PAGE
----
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Look Alikes :D


The Snake Charmer
Thought I'd introduce some of my critters to you guys. Not that they don't deserve their own threads but because I'm gonna be away again for a few days. Just to keep you guys freshened up with new species that you don't see posted every day (or ever in any forums for that matter. Unless we're members in another forum as well lol).

It's safe to say that they are good examples of convergent evolution :D

First up, my small ant-eating bestfriend Cydnocoris russatus that looks like the nymph stage of the similar looking Zelus longipes.
These are adults though and will fly if necessry.


How they love eating red ants. Wish they're as many as the ants in the world lol


Next up is my poopy little year-old fella, an Indo-chinese land snail Aegista chinensis. It looks quite similar to european glass snails, Oxychilus draparnaudi except that mine hails from tropical regions.


They produce a nasty amount of yellow slime if handled as well


And last but not the least, my recently IDed crab (due to a sleepless night plus an excellent discussion with a dear colleague of mine from tropical fish forums), Neosarmatium rotundifrons that somehow resembles a larger version of Pesisarma bidens or Cardisoma armatum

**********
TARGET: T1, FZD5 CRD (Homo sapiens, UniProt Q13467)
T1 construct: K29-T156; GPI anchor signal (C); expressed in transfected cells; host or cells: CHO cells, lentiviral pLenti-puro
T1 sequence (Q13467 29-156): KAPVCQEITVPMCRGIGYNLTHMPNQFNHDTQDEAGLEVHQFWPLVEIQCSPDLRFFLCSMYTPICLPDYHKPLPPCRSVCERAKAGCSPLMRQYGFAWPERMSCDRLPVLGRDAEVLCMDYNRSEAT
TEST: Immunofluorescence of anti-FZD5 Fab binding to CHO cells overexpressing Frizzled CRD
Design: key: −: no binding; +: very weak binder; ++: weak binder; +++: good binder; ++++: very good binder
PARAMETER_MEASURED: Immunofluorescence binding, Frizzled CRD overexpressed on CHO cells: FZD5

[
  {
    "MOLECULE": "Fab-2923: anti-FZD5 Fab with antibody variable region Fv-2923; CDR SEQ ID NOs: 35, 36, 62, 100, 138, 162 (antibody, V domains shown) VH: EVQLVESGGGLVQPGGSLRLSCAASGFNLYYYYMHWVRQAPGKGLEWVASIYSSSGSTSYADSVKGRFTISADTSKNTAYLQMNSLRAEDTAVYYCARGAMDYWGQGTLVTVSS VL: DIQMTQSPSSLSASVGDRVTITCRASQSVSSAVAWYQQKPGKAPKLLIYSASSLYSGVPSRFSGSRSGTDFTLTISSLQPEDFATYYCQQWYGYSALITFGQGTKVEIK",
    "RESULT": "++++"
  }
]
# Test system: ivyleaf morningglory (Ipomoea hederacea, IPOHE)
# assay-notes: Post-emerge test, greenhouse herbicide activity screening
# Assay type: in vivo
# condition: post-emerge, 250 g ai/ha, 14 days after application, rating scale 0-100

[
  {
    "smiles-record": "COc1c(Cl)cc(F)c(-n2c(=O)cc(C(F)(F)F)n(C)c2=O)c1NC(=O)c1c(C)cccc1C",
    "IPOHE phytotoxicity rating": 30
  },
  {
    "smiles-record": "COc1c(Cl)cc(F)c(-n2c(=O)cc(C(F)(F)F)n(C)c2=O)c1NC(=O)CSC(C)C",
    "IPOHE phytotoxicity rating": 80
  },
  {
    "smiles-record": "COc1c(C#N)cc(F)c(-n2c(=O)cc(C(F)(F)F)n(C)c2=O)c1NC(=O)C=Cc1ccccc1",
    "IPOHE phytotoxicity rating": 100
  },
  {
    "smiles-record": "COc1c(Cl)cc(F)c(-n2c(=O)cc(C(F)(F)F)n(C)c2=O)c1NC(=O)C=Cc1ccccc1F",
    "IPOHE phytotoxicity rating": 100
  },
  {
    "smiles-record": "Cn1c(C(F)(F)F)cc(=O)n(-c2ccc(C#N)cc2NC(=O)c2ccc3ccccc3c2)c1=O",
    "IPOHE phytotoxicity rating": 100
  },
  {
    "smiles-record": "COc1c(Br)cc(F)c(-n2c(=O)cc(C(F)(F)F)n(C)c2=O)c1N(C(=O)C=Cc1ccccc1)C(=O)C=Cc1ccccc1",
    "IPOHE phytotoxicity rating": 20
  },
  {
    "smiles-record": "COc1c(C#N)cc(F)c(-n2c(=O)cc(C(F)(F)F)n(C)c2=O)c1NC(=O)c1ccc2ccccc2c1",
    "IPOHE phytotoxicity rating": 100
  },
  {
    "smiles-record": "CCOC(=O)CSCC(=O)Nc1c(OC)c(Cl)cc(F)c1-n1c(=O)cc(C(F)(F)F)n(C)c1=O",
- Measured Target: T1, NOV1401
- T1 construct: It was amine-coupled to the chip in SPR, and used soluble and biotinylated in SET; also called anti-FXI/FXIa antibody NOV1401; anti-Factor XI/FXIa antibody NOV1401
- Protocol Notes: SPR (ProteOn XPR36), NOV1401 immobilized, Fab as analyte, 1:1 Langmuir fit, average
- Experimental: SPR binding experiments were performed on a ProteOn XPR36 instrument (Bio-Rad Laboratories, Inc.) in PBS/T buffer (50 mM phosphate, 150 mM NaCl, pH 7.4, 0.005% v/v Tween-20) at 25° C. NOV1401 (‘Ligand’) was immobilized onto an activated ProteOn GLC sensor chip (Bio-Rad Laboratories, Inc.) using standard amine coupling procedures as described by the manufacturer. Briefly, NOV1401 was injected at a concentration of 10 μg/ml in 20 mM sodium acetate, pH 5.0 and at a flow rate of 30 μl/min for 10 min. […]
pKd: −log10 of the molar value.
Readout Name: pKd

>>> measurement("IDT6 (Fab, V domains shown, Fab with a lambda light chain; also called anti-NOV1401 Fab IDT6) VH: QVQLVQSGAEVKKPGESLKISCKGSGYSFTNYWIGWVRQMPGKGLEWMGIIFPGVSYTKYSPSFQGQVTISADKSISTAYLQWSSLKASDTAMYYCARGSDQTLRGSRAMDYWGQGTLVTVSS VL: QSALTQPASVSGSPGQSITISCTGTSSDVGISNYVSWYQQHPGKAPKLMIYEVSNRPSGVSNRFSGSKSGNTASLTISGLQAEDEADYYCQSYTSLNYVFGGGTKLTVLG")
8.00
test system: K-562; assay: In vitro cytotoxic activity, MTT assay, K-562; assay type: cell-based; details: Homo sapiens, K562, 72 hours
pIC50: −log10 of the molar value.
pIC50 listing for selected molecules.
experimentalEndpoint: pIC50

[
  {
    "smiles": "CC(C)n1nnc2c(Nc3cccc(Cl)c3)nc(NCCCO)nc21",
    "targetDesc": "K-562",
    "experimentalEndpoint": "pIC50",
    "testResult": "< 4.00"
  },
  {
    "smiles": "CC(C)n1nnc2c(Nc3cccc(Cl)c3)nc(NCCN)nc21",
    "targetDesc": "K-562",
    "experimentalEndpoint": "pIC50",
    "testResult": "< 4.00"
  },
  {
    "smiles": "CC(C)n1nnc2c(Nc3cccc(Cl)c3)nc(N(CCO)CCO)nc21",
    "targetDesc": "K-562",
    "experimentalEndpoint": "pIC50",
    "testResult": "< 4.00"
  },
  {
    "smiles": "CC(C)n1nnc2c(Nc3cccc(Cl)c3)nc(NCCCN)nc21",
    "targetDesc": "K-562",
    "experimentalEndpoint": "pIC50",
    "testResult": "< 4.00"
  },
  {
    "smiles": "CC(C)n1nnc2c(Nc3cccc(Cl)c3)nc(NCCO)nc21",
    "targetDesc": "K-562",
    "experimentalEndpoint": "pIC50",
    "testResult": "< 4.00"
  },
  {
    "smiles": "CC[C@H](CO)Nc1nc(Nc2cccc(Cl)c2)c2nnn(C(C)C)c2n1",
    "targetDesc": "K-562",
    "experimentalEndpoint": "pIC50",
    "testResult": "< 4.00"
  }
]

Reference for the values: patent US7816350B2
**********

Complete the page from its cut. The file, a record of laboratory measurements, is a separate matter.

That's all for now..

Happy weekend guys! :)
Love the pattern on the crab's carapace in the first photo! Is it an estuary dweller?

Not too many critters prey on ants. Colors on the bug would seem to indicate a bad taste or bite. Wonder if its diet of ants contributes to that?
I tried feeding those a.bugs some newly hatched mealworms and fruitflies to no avail. They seem to prefer red ants over black ants. Thank goodness i have an endless supply of ants lol..

The crab was specifically bred to be in freshwater but since it is a land crab, it rarely visits the water bowl unless it is summer or noontime. Not sure sure if they are a brackish water species but a little research does say they are found upstream in asia.
The carapace has a velvety texture thanks to the body hairs it possesses. At first i thought those were algae overgrowths